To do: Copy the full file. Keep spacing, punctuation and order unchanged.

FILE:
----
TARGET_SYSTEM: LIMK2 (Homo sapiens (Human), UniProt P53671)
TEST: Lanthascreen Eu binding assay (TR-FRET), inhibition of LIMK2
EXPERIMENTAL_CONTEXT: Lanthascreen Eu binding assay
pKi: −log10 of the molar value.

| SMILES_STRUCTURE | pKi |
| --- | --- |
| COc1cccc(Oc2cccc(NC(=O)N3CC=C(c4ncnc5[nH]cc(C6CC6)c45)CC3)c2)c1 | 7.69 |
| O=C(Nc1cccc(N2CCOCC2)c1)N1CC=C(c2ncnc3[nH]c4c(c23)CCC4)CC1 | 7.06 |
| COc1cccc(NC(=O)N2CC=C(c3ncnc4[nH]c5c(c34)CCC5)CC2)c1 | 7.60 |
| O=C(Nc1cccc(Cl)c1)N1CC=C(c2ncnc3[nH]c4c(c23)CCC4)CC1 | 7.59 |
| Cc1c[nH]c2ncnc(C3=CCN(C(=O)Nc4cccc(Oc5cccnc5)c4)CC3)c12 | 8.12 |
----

TARGET_SYSTEM: LIMK2 (Homo sapiens (Human), UniProt P53671)
TEST: Lanthascreen Eu binding assay (TR-FRET), inhibition of LIMK2
EXPERIMENTAL_CONTEXT: Lanthascreen Eu binding assay
pKi: −log10 of the molar value.

| SMILES_STRUCTURE | pKi |
| --- | --- |
| COc1cccc(Oc2cccc(NC(=O)N3CC=C(c4ncnc5[nH]cc(C6CC6)c45)CC3)c2)c1 | 7.69 |
| O=C(Nc1cccc(N2CCOCC2)c1)N1CC=C(c2ncnc3[nH]c4c(c23)CCC4)CC1 | 7.06 |
| COc1cccc(NC(=O)N2CC=C(c3ncnc4[nH]c5c(c34)CCC5)CC2)c1 | 7.60 |
| O=C(Nc1cccc(Cl)c1)N1CC=C(c2ncnc3[nH]c4c(c23)CCC4)CC1 | 7.59 |
| Cc1c[nH]c2ncnc(C3=CCN(C(=O)Nc4cccc(Oc5cccnc5)c4)CC3)c12 | 8.12 |